AJFF Premieres Jews Who Built the ‘Wild’ West
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AJFF Premieres Jews Who Built the ‘Wild’ West

Amanda Kinsey’s documentary film, about the Jews who helped settle the frontier, premieres at the AJFF.

Jewish shopkeepers were often key members of their communities, holding small towns together.
Jewish shopkeepers were often key members of their communities, holding small towns together.

“Jews of the Wild West,” which premieres at this year’s Atlanta Jewish Film Festival, is a relative rarity. The documentary film, about a neglected aspect of American Jewish history, is produced by someone who actually lives in the community the film discusses. Moreover, it largely relies upon locally sourced historical materials and was financed by local and regional donors.

Amanda Kinsey, the writer and producer behind the film, found much of her material in the extensive archives of the Rocky Mountain Jewish Historical Society at the University of Denver.

Over a three-year period, including two years navigating the restrictions imposed by the COVID pandemic, Kinsey pieced together a broad history of the westward migration of American Jews and the often-significant role they played during the decades prior to the beginning of the 20th century.

“I was totally blown away,” she said. “I mean, the stories were so incredible and compelling and revelatory, and although much of the material centered on Colorado, as I looked around a little bit more, I realized there were equally impressive stories in New Mexico and Texas and California that had not been connected in a documentary about the larger Jewish migration movement.”
Kinsey focuses on some of the more important Jewish success stories of the period, such as Josephine Marcus, a Jewish woman who married Wyatt Earp, the legendary sheriff of Tombstone, Ariz.

The legendary Wyatt Earp was married to his Jewish wife, Josephine Marcus, for 48 years. Both are buried in a Jewish cemetery in California.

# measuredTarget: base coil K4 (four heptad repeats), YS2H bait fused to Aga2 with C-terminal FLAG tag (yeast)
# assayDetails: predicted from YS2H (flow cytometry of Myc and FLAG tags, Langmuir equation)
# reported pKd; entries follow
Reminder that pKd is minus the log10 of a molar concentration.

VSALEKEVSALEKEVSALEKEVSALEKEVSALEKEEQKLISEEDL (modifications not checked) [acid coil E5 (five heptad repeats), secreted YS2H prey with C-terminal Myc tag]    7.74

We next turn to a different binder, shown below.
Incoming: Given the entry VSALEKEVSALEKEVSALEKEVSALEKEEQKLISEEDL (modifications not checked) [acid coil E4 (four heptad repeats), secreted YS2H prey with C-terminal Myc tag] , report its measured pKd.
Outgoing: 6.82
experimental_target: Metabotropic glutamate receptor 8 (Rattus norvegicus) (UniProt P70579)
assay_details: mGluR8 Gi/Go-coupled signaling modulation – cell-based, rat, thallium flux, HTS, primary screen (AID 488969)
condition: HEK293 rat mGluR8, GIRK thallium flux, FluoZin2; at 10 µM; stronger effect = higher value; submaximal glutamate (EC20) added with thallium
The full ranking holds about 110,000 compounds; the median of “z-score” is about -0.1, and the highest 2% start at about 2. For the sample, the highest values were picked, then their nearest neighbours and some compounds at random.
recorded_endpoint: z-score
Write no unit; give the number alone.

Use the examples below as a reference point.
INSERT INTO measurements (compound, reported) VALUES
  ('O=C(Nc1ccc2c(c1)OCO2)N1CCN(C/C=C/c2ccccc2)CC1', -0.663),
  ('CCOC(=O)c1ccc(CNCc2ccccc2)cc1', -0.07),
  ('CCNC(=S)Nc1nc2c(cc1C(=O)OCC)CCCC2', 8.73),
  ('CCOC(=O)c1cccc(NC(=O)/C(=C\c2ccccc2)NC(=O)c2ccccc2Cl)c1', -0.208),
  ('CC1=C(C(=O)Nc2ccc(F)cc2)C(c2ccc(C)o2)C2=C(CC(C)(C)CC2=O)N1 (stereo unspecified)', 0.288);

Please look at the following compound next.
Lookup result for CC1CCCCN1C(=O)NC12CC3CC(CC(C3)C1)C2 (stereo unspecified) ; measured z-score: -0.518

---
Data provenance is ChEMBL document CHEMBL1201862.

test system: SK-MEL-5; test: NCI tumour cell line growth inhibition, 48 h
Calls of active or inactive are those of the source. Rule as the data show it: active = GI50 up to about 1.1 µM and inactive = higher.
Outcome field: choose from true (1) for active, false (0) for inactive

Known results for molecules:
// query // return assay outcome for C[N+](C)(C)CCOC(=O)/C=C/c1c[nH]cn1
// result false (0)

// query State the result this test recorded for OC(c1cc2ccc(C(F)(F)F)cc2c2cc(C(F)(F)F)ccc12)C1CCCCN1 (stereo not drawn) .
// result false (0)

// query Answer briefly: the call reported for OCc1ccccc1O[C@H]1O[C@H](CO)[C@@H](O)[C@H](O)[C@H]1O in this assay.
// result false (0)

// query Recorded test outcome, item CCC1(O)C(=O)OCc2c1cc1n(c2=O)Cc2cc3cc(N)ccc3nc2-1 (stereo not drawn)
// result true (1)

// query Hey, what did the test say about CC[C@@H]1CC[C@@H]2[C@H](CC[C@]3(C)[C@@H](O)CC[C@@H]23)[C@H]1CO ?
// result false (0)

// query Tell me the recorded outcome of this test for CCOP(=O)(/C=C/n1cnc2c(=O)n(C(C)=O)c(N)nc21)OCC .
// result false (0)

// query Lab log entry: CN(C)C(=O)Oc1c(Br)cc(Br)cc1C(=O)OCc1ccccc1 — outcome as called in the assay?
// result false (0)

Marcus was so successful in promoting the Earp saga that he became a popular figure in a string of Westerns, including John Ford’s 1946 classic “My Darling Clementine,” starring Henry Fonda. “The Life and Legend of Wyatt Earp” was another popular prime time TV series on ABC that ran for six years, beginning in 1955. Later, a fictionalized version of Marcus’s life was the subject of a 1983 NBC TV movie, “I Married Wyatt Earp,” starring Marie Osmond.

As the documentary tells it, she and Earp, who were married for 48 years, are buried side by side in a Jewish cemetery in Colma, Calif. Who knew?

There’s also the wildly successful story of Levi Strauss, who became a thriving wholesaler of dry goods in San Francisco, supplying Jewish merchants in the West and along the Pacific Coast. In 1873, he and Jacob Davis, a Jewish tailor in Reno who had emigrated from Latvia, received a patent for a pair of pants that never seemed to wear out. The two of them produced and marketed the first pairs of Levi’s jeans. The rest, of course is history.

As was the case in the American South during the same period, Jewish immigrants from Germany and Bavaria — and only later from Eastern Europe — came to look for opportunities outside of New York and the big cities of the Northeast.

Unlike the South, however, which had been devastated by the Civil War, the West was a land of relative opportunity in the last four decades of the 19th century, as miners joined cattle ranchers to build communities literally overnight.

Early advertisements for Levi Strauss jeans — patented by Strauss and Jacob Davis, a Jewish tailor in Reno — touted their durability.

Jewish merchants and shopkeepers took the lead in creating a sense of purpose for local residents of these communities. According to Kinsey, a handful of Jews in these far-flung new settlements often made the difference between survival and failure.

“A Jewish merchant who opened up a store was a central part of the community. It wasn’t uncommon for the Jewish merchant to also become the first postmaster or the first mayor, really integral in terms of getting schools established — or the first library, or the first fire departments.”

Even Golda Meir went west for a time, starting in 1913. Born Golda Mabovitch in Kyiv (then a part of the Russian Empire), she went to high school in Denver, met her future husband, Morris Meyerson and became a fervent Zionist there, making the decision to move to Israel a precondition for her marriage.

“Jews of the Wild West” shines a bright light on a critical chapter of the American Jewish story that deserves to be told.

“These are important stories for people to know about,” Kinsey says. “And even though I’m not Jewish, I feel a real responsibility as a storyteller, an imperative really to help amplify voices that may have been marginalized.”

To its credit, the Atlanta Jewish Film Festival has chosen to give this film its world premiere, sponsored by The Breman Museum.

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